2024 to be seismic year for democracy with 40 elections set to take place

2024 set to be a seismic year with 40 elections across the world with far-reaching implications


2024 is set to be a seismic year for democracy, with 40 elections set to take place across the world from a wide range of countries from the United States to Venezuela.

An estimated 41% of the world’s population (3.2 billion), representing 42% of GDP ($44.2 trillion) will all have the option of electing new leaders next year according to analysis by Bloomberg Economics.

Starting with the elections in Taiwan in January through to the United States Presidential election in November, 2024 is going to be the year that Democracy is on the ballot box.

Added to the mix, are two wars in Gaza and Ukraine, rising tensions between the United States and China along with deepening political polarisation in many nations, all meaning that 2024 is ripe for disruption.

“It’s a very consequential year”, said Stanford University political scientist Amy Zegart, speaking to Bloomberg.

“The more uncertainty there is about anything – the rules of the game, interest rates, how market are likely to move, government regulation, policy – the more difficult it is from a business perspective”.

The countries heading into election in 2024 make for an eclectic mix. Leading nations such as United States, the UK and India all have opportunity of sticking with or changing from their current administrations.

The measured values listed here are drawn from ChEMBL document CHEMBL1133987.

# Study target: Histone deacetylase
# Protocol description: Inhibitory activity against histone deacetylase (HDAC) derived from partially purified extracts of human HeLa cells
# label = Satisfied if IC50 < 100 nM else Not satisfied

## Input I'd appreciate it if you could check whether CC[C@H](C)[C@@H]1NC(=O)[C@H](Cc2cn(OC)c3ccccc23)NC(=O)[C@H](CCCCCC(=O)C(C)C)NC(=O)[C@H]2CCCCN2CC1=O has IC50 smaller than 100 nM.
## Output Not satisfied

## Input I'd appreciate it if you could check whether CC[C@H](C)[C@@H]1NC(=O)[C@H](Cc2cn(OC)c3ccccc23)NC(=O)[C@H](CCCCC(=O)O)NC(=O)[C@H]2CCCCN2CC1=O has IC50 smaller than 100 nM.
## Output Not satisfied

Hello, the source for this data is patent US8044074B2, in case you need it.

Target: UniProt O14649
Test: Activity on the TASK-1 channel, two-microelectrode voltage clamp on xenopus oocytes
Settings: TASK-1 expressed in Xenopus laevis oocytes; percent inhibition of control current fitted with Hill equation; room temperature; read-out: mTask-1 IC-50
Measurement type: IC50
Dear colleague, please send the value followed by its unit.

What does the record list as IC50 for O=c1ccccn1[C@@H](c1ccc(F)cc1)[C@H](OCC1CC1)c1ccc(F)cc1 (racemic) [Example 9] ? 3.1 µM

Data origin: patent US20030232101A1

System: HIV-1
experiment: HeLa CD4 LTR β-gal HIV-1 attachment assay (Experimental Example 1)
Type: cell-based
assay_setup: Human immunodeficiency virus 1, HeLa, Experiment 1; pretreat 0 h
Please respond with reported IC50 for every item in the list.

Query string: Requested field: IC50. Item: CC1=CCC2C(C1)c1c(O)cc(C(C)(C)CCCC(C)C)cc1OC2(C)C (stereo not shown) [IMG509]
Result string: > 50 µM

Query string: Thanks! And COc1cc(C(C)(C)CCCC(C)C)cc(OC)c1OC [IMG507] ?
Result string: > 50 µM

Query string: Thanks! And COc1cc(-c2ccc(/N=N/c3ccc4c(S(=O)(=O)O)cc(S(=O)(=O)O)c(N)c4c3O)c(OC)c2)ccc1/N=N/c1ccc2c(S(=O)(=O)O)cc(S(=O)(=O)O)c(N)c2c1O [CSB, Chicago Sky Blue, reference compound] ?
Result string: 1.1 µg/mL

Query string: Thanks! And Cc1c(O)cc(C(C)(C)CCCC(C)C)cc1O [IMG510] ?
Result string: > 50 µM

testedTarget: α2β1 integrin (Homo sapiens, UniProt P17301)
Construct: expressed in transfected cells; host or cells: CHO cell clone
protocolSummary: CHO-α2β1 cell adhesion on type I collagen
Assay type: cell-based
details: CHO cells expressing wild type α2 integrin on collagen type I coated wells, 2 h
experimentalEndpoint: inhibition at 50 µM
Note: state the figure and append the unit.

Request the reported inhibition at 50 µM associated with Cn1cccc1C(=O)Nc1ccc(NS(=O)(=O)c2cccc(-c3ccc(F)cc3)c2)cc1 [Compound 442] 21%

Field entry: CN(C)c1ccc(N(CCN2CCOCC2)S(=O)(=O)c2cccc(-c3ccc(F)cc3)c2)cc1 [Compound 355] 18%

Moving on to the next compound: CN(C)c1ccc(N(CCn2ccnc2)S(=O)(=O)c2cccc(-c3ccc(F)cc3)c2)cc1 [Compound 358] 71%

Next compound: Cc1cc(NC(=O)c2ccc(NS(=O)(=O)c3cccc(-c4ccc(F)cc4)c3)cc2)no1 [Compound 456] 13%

With governments and companies locking down on supplies of raw materials needed for the transition to cleaner energy, many will be watching elections of resource-rich nations such as Venezuela and Indonesia.

There are some bright spots, with Mexico’s presidential election resulting in the first female leader of the nation, regarded as a  key reshoring alternative to China.

Likewise, South Africa’s ruling African National Congress (ANC) faces the prospect of losing its overall majority, forcing it to govern in coalition with other partners for the first time.

Geopolitical analysts will be monitoring the results of elections in Pakistan and Taiwan. Taiwan’s election promises to have significant repercussions, particularly if Vice-President Lai-Ching-te wins as forecast.

The United Kingdom is not scheduled to host an election next year, with the deadline for parliamentary elections being in January 2025. Yet, there has been speculation that the Prime Minister will call an election next year. If the polls are to be believed, then the result would signal a new Government, bringing with it a change in policy for the UK.

However, the world will be waiting with bated breath for the outcome of the US Presidential Election, which, if polls are to be believed, will be a re-run of the 2020 election between President Biden and Trump.

The outcome of this result will either give Democracy a boost in the arm  or result in the world slipping into a more autocratic alternative.

 

Post Date: 18/12/2023

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